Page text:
Surely the most despised wine in the world is white zinfandel. The Frankenstein monster of wines, white zin (also known as “blush” or, by its detractors, “cougar juice”) was accidentally brought to life 40 years ago, and has had devoted fans, and legions of equally devoted critics, ever since.
White zin in its present form was born in 1975 as a result of a mishap at a now-famous Napa winery, Sutter Home. A batch of zinfandel grapes didn’t ferment properly, resulting in a weird semi-wine that was low in alcohol and extremely sweet. Sutter Home decided to sell it anyway, and the winery’s fortunes were launched. White zin became an overnight hit: unintimidating, low in calories, and, best of all, cheap. Sutter Home and its imitators could get away with using inexpensive, low-quality grapes because the super-sweetness of the wine masked its imperfections. And since white zin is made to be consumed right away, no need for the expense of aging it for years in oak barrels.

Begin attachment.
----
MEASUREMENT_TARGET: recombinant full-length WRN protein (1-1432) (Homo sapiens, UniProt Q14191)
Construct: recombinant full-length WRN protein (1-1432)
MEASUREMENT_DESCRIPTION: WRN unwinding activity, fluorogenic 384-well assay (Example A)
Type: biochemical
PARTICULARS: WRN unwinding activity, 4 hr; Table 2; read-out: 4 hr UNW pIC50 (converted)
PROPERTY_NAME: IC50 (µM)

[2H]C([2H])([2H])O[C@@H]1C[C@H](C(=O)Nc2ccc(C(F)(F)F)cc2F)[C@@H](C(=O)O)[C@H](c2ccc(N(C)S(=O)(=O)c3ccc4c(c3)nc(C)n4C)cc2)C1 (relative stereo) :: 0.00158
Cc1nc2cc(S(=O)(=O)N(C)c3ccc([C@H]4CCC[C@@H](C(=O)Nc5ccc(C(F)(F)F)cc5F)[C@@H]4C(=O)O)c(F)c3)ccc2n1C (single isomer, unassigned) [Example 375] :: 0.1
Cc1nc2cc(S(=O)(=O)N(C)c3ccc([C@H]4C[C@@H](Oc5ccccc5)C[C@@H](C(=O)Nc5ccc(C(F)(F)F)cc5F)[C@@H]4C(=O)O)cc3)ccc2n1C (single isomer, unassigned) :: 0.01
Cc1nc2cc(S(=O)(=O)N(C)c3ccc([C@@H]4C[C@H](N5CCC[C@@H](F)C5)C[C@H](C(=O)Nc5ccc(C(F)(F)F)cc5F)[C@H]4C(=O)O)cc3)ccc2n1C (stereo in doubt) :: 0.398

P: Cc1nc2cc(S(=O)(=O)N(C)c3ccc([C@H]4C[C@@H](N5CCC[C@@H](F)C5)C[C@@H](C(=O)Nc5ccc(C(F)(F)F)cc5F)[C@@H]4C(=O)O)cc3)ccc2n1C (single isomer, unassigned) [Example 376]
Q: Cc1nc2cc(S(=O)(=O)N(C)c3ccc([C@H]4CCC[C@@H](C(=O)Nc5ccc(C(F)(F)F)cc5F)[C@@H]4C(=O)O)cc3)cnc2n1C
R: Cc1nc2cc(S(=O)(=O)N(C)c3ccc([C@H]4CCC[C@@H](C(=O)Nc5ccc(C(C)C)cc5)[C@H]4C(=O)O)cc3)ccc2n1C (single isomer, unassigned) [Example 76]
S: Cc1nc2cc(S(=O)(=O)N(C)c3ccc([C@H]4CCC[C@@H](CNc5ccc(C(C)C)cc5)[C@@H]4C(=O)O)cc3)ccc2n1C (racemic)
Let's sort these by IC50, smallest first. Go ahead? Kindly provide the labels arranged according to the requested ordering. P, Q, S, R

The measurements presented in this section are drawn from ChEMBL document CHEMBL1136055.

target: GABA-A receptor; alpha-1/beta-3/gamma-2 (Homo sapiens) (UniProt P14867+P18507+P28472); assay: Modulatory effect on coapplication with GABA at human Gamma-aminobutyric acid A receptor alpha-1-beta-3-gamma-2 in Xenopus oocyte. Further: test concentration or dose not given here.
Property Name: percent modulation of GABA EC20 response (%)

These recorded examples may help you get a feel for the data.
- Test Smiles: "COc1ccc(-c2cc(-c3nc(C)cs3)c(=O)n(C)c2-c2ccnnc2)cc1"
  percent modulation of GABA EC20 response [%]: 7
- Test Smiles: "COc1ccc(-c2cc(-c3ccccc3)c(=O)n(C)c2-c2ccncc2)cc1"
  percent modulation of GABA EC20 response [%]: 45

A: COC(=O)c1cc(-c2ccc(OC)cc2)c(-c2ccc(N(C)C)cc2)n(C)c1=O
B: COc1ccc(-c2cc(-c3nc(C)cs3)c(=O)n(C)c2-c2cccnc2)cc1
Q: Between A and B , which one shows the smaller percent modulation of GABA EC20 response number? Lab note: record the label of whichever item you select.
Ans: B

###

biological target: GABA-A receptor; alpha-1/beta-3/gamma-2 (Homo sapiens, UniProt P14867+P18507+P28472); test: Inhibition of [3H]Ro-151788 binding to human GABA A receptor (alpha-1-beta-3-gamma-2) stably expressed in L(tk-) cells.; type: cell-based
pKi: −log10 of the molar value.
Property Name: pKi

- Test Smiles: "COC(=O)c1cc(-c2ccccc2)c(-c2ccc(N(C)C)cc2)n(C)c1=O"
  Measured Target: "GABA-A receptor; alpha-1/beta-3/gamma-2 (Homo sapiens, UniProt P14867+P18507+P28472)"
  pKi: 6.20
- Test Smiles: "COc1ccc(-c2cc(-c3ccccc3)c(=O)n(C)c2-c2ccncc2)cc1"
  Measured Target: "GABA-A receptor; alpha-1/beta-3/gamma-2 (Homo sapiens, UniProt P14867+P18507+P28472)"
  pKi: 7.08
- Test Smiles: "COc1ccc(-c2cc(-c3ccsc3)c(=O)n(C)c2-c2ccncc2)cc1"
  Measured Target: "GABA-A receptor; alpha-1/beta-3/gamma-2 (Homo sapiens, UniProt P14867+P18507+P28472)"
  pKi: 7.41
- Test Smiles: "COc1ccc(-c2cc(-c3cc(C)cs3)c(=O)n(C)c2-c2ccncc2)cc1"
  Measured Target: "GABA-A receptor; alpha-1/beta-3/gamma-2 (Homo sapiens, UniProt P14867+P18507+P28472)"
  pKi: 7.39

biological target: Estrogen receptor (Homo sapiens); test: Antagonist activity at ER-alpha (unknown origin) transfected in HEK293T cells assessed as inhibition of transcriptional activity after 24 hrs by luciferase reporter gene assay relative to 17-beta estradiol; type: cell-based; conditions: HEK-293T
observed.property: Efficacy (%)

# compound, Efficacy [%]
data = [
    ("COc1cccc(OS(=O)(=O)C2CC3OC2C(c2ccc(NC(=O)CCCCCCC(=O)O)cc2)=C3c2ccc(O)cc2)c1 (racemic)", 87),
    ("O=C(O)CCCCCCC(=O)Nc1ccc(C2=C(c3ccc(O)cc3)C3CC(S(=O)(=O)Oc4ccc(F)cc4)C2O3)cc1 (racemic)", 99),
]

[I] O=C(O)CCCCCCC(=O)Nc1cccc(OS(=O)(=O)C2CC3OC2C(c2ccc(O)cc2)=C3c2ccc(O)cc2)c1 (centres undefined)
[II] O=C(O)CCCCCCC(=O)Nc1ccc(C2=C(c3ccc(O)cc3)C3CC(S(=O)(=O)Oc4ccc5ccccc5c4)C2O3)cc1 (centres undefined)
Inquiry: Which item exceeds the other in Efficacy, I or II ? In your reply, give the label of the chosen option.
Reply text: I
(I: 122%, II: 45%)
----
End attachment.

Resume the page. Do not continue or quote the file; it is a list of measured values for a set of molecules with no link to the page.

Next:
In other words, white zin is little more than lightly-spiked fruit juice. All it lacks to turn itself into a wine cooler is some carbonation. Pompous snobs and informed geeks alike scoff at it as cheap booze for people who have been raised on sugary soda and don’t know any better.
If you look hard enough, you could find some merit to white zin. Even its manufacturers concede that it’s not meant to be good wine, but rather an entry-level portal to quality wine for novices. In fairness, it’s never been marketed as anything other than an unpretentious crowd-pleaser. The cheapest 5-liter box of Franzia “Sunset Blush” is not much worse than the most expensive bottle. Still, the 40th birthday of white zinfandel is just a cultural phenomenon to be noted, not a cause for celebration.
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